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A strain of Streptococcus agalactiae displayed resistance to 14-, 15-, and 16-membered macrolides. In PCR assays, total genomic DNA from this strain contained neither erm nor mef genes. EcoRI-digested genomic DNA from this strain was cloned into lambda Zap II to construct a library of S. agalactiae genomic DNA. A clone, pAES63, expressing resistance to erythromycin, azithromycin, and spiramycin in Escherichia coli was recovered. Deletion derivatives of pAES63 which defined a functional region on this clone that encoded resistance to 14- and 15-membered, but not 16-membered, macrolides were produced. Studies that determined the levels of incorporation of radiolabelled erythromycin into E. coli were consistent with the presence of a macrolide efflux determinant. This putative efflux determinant was distinct from the recently described Mef pump in Streptococcus pyogenes and Streptococcus pneumoniae and from the multicomponent MsrA pump in Staphylococcus aureus and coagulase-negative staphylococci. Its gene has been designated mreA (for macrolide resistance efflux).

ΔNp73 Facilitates Cell Immortalization and Cooperates with Oncogenic Ras in Cellular Transformation In Vivo

Petrenko, Oleksi; Zaika, Alexander; Moll, Ute M.
Fonte: American Society for Microbiology Publicador: American Society for Microbiology
Tipo: Artigo de Revista Científica
Publicado em /08/2003 Português
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TP73, despite significant homology to TP53, is not a classic tumor suppressor gene, since it exhibits upregulation of nonmutated products in human tumors and lacks a tumor phenotype in p73-deficient mice. We recently reported that an N-terminally truncated isoform, ΔNp73, is upregulated in breast and gynecological cancers. We further showed that ΔNp73 is a potent transdominant inhibitor of wild-type p53 and TAp73 in cultured human tumor cells by efficiently counteracting their target gene transactivations, apoptosis, and growth suppression functions (A. I. Zaika et al., J. Exp. Med. 6:765-780, 2002). Although these data strongly suggest oncogenic properties of ΔNp73, this can only be directly shown in primary cells. We report here that ΔNp73 confers resistance to spontaneous replicative senescence of primary mouse embryo fibroblasts (MEFs) and immortalizes MEFs at a 1,000-fold-higher frequency than occurs spontaneously. ΔNp73 cooperates with cMyc and E1A in promoting primary cell proliferation and colony formation and compromises p53-dependent MEF apoptosis. Importantly, ΔNp73 rescues Ras-induced senescence. Moreover, ΔNp73 cooperates with oncogenic Ras in transforming primary fibroblasts in vitro and in inducing MEF-derived fibrosarcomas in vivo in nude mice. Wild-type p53 is likely a major target of ΔNp73 inhibition in primary fibroblasts since deletion of p53 or its requisite upstream activator ARF abrogates the growth-promoting effect of ΔNp73. Taken together...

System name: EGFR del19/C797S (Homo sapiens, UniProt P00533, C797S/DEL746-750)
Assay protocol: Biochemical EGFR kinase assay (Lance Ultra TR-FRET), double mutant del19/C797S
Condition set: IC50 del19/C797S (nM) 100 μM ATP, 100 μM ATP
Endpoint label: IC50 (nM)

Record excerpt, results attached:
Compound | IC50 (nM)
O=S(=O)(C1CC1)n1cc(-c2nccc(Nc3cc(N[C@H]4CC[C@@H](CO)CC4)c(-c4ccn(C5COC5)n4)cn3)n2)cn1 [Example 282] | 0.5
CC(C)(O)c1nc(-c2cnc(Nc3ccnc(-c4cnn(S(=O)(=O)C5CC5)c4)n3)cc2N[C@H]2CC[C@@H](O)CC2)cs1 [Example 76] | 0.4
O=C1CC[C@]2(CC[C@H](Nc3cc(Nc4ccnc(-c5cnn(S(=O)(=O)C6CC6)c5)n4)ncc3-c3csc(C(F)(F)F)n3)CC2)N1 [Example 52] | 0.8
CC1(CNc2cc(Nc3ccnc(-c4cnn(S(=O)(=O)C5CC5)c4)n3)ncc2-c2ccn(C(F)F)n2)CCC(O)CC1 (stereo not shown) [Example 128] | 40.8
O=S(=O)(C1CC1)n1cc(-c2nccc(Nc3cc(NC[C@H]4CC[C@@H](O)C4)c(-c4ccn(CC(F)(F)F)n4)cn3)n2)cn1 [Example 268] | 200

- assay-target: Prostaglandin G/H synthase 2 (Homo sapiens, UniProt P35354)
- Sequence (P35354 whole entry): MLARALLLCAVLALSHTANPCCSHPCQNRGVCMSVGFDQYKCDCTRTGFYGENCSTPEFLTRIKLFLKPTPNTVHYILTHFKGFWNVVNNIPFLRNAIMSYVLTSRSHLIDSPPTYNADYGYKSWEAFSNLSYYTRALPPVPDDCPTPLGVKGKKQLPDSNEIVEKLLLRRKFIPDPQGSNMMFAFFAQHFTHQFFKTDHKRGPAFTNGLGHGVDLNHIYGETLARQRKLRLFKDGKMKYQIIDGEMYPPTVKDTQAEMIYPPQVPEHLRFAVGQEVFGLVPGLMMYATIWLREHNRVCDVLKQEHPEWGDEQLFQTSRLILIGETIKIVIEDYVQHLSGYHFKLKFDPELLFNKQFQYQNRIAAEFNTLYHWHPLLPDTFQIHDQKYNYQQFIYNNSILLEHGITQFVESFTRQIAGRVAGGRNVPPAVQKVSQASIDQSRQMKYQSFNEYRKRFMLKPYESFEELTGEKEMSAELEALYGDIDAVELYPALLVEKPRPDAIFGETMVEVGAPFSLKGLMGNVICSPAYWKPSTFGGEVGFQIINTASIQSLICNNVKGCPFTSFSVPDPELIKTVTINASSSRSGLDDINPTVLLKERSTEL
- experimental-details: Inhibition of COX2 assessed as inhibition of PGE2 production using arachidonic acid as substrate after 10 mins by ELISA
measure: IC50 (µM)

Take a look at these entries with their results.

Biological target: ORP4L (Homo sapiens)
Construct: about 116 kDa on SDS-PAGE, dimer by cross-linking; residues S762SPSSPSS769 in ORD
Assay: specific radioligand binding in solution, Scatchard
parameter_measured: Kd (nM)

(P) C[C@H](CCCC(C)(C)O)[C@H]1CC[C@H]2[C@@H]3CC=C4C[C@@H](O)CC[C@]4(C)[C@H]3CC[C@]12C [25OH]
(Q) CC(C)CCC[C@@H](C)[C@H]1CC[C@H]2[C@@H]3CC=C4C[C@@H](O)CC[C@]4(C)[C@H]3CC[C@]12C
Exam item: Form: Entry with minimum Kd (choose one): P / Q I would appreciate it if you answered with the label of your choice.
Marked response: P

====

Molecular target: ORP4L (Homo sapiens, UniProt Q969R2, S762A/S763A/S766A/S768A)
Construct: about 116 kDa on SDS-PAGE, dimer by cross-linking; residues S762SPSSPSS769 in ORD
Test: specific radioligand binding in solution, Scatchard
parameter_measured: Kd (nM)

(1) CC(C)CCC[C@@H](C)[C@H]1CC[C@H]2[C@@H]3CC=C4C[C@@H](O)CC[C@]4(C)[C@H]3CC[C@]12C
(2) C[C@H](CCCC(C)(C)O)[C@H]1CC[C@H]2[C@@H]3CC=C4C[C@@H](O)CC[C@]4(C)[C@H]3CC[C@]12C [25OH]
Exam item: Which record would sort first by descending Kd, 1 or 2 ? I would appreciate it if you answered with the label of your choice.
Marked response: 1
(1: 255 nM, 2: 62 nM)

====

Gene Expression Profiling of Embryo-Derived Stem Cells Reveals Candidate Genes Associated With Pluripotency and Lineage Specificity

Tanaka, Tetsuya S.; Kunath, Tilo; Kimber, Wendy L.; Jaradat, Saied A.; Stagg, Carole A.; Usuda, Masayuki; Yokota, Takashi; Niwa, Hitoshi; Rossant, Janet; Ko, Minoru S.H.
Fonte: Cold Spring Harbor Laboratory Press Publicador: Cold Spring Harbor Laboratory Press
Tipo: Artigo de Revista Científica
Publicado em /12/2002 Português
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Large-scale gene expression profiling was performed on embryo-derived stem cell lines to identify molecular signatures of pluripotency and lineage specificity. Analysis of pluripotent embryonic stem (ES) cells, extraembryonic-restricted trophoblast stem (TS) cells, and terminally-differentiated mouse embryo fibroblast (MEF) cells identified expression profiles unique to each cell type, as well as genes common only to ES and TS cells. Whereas most of the MEF-specific genes had been characterized previously, the majority (67%) of the ES-specific genes were novel and did not include known differentiated cell markers. Comparison with microarray data from embryonic material demonstrated that ES-specific genes were underrepresented in all stages sampled, whereas TS-specific genes included known placental markers. Investigation of four novel TS-specific genes showed trophoblast-restricted expression in cell lines and in vivo, whereas one uncharacterized ES-specific gene, Esg-1, was found to be exclusively associated with pluripotency. We suggest that pluripotency requires a set of genes not expressed in other cell types, whereas lineage-restricted stem cells, like TS cells, express genes predictive of their differentiated lineage.

Synergistic interactions between heterologous upstream activation elements and specific TATA sequences in a muscle-specific promoter.

Grayson, J; Williams, R S; Yu, Y T; Bassel-Duby, R
Fonte: PubMed Publicador: PubMed
Tipo: Artigo de Revista Científica
Publicado em /04/1995 Português